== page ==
VINNIE APPICE: Sibling Rivalry (2017)

Published on January 10th, 2017





By ANDREW McKAYSMITH
THERE’S sibling rivalry. There’re high achievers. Then there’s Vinny and Carmine Appice.
Vinny, 59, and Carmine, 70, have each spent the majority of their lifetimes at the top of the field they each chose – drumming. There’s only been one drawback to decades of stratospheric rock stardom: most bands only have one drummer, so the opportunities to play together have been scarce for the Brooklyn-born brothers.

One such opportunity is approaching.
Vinny, on the end of the phone line with Hot Metal,  is the first drummer to replace Bill Ward in Black Sabbath, playing on the now legendary Heaven and Hell and Mob Rules albums. He went on to co-found the band behind Ronnie James Dio and now tours and records under the moniker Last in Line, which started as a reunion of fellow founding members of the Dio band.
“There’s 11 years difference between us, he had drums in the house so I’d get excited about that and the band would rehearse; great entertainment for a young kid,” Vinny says when I ask about the brothers’ childhoods.
“When he became successful in Vanilla Fudge we went to a lot of shows and our parents were very supportive. That got me going, I wanted to do the same thing. I didn’t really grow up at the same time as him as he was already out of the house.
“By the time Carmine was playing with Rod Stewart, I’d done a couple of things before that. One of my first things I did was I played with John Lennon. Carmine used to have Jeff Beck around for dinner to my mother’s house in Brooklyn. I was meeting all these great people but I was cool about it, wasn’t star-struck by it. (When I started working) it was like ‘Ok what are we trying to do, we are working together?’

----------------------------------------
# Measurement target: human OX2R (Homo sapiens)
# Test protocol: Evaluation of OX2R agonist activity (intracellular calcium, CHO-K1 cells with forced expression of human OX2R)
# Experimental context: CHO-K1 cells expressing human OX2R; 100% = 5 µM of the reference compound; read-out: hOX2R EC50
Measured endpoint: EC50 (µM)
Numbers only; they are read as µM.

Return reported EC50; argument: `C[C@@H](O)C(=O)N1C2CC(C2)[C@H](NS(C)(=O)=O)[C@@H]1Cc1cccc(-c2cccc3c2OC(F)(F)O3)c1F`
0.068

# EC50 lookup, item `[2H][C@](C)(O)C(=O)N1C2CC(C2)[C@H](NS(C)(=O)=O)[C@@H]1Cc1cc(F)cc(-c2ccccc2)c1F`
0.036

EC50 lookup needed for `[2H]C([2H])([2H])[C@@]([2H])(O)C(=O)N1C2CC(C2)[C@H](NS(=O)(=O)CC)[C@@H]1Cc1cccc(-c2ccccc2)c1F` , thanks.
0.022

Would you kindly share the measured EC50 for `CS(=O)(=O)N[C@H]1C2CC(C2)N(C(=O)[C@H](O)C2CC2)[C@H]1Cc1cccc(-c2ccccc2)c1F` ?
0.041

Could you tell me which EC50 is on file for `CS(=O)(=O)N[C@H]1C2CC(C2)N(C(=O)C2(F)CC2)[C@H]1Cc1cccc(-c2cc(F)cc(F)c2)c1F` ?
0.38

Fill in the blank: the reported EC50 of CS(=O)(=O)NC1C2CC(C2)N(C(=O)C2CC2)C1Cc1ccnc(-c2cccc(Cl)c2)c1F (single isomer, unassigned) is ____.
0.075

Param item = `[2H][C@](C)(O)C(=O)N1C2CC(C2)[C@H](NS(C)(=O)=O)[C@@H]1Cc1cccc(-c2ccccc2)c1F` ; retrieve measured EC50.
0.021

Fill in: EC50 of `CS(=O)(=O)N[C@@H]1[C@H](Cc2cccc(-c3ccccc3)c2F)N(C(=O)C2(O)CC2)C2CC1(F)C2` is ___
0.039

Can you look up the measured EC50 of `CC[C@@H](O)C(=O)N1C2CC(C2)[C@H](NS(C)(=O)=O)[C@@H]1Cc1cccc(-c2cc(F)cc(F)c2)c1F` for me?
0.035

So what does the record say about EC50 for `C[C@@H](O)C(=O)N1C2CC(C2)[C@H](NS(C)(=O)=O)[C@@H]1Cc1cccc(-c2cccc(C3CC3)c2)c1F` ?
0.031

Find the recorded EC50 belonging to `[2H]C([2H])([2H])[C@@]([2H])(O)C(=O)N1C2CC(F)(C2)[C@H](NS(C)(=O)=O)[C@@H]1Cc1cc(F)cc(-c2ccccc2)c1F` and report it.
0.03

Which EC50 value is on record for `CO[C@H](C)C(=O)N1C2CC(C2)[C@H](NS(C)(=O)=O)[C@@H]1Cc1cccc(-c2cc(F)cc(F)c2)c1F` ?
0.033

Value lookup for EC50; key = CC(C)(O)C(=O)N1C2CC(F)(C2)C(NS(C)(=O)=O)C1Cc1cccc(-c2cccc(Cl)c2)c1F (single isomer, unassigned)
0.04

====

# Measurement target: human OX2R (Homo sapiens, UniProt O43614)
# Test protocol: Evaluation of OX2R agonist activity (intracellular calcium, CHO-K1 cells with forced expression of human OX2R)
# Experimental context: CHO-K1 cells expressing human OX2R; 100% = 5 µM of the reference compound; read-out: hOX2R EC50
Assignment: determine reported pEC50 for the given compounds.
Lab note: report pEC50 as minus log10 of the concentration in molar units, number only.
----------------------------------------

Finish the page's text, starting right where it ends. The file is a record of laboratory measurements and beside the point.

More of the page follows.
“Right around the time Carmine was playing with Rod Stewart I joined Black Sabbath and was playing arenas. By the time he joined Ozzy Osbourne’s band I was playing with Dio. We were playing arenas and we would leave messages for each other on the wall (of the venues) we were playing ‘Hey Carmine you better kick arse tonight’ and we communicated that way”
I asked if there was a particular highlight.
“The Lennon thing just kind of happened. I was 16 years old and after rehearsal (with Lennon) I used to go to high school the next day. Joining Sabbath, that was a gold and platinum record (referring to Heaven and Hell and Mob Rules), playing arenas being the headlining act. They were all exciting. “
Vinny raises an interesting point about working with Dio, something many fans may not realise.
“With Dio we started and had some built in success – that was a band under his name but we (Ronnie James Dio, Vivian Campbell, Jimmy Bain and Vinny) wrote all the songs although we didn’t get credited on certain songs, like “We Rock”. If you listen to “We Rock”, you’d think wow Ronnie is a hell of a guitar player to write that song! That’s the way it was, we are sharing the credit on some and not others which was cool on the first album but it should have opened up a little more. Everybody put their ideas into the songs, we all wrote them together.”
Digging deep into his catalogue I asked Vinny for his take on the 1992 “comeback” album for the Dio-fronted Black Sabbath, Dehumaizer.
“That record, they (Black Sabbath) were working with drummer, Cozy Powell (Rainbow, Whitesnake, Brian May). It wasn’t working out, Ronnie wasn’t getting along with him and it was taking forever and then he couldn’t play at all (due to an injury). They said ‘let’s call Vinny’, so they called me and I flew in and we (continued below)